Sitora Yusufiy told reporters suspect was not especially expressive about his Muslim faith
The man suspected of shooting dead at least 50 people at a gay nightclub in Florida has been described by his ex-wife as a violent person who was "mentally ill".
Omar Mateen, 29, was a Muslim American born in New York of Afghan descent and police are investigating whether the shooting was a hate crime or whether he had links to the terror group.
His former wife Sitora Yusufiy told how her parents had to rescue her from the violent marriage after just four months.
She said the pair had met in New York before marrying and moving to Florida together in 2009 in what, at first, seemed like a normal marriage.
But he began to beat her and, with the help of her parents, she left him, fearing for her life. The couple divorced in 2011.
The woman, Sitora Yusufiy, said: "He was not a stable person.
"He beat me. He would just come home and start beating me up because the laundry wasn't finished or something like that."
She said the pair had met in New York but had moved to Florida together in March 2009 and that he had expressed interest in being a police officer, even going as far as applying to the police academy.
She described him as a "private person" but said he was not especially expressive about his Muslim faith.
Mateen owned a small calibre handgun, which was licensed, and worked as an armed guard at a secure facility for young offenders. He had been employed by security company G4S since September 2007.
He earned an associate's degree in criminal justice technology from Indian River State College in 2006, said college spokesman Michelle Abaldo, quoted in the New York Times.
IS-linked news agency Amaq said a statement: "The attack that targeted a nightclub for homosexuals in Orlando, Florida and that left more than 100 dead and wounded was carried out by an Islamic State fighter."
Mateen died in what the FBI described as "an exchange of gunfire with police officers".
FBI Assistant Special Agent Ron Hopper said Mateen was investigated in 2013 after making "inflammatory comments to co-workers alleging possible terrorist ties".
Mr Hopper said that matter was "thoroughly investigated" and Mateen was interviewed twice but "ultimately we were unable to verify the substance of his comments and the investigation was closed".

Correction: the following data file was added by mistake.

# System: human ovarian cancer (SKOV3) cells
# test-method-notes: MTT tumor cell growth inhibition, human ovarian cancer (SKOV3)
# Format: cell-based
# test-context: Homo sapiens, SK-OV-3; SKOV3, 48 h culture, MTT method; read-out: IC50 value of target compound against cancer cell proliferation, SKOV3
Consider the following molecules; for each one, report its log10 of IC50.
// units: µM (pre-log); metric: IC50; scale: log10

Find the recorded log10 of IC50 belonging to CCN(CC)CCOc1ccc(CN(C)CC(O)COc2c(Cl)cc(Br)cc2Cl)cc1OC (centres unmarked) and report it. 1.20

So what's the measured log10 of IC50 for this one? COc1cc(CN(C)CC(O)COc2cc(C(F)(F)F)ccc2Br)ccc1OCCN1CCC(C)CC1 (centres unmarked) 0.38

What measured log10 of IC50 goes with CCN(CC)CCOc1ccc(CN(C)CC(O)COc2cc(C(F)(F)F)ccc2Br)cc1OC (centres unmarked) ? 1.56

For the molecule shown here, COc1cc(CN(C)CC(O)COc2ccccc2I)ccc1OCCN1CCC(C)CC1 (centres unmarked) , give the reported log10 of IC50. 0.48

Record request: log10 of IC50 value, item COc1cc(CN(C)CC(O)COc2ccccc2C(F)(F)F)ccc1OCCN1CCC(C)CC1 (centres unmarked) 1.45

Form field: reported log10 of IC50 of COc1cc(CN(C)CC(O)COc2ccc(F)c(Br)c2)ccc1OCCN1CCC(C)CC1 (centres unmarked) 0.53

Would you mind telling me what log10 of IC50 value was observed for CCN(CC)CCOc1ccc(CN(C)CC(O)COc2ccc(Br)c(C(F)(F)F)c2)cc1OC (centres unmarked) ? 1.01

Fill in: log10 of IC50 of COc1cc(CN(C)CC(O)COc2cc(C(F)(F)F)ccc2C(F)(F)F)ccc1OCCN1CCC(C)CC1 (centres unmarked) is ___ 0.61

In 2014, he was investigated again for his possible relationship with US suicide bomber Moner Mohammad Abu-Salha but Mr Hopper said: "We determined contact was minimal and did not constitute a substantive relationship or a threat at the time".
US media reported that Mateen made a phone call before the Orlando attack to declare his allegiance to the IS leader Abu Bakr al Baghdadi.
Responding to these reports, Mr Hopper said: "There were 911 calls in which there was conversation between the subject and law enforcement representatives and 911 dispatchers. That has become federal evidence.
"It's my understanding - I have not personally listened to them - but it was general to the Islamic State."
He added that Mateen was "not under investigation at the time of the incident and was not under surveillance".
A spokesman for the Bureau of Alcohol, Tobacco, Firearms and Explosives said Mateen had bought a handgun and a long gun "within the last week or so" and was legally able to do so.
Meanwhile, his father Seddique Mir Mateen, a life insurance salesman, told NBC News that the killings had "nothing to do with religion" but were motivated by homophobia.
He said his son recently lashed out in his presence after witnessing a gay couple embracing in downtown Miami.
"He saw two men kissing each other in front of his wife and kid and he got very angry," Mr Seddique said.
He added: "We are saying we are apologising for the whole incident.
"We are in shock like the whole country," he said.
Mateen attended evening prayer services at his local Islamic Centre three or four times a week, most recently with his young son, according to Iman Syed Shafeeq Rahman, who said that he was not very social, although he showed no signs of a violent nature.
"When he finished prayer he would just leave," Mr Rahman told The Associated Press. "He would not socialise with anybody. He would be quiet. He would be very peaceful."
Mr Rahman said he thought the attack was more due to psychological issues Mateen may have had, rather than any anti-American sentiment.
He added: "My personal opinion is that this has nothing to do with ISIS."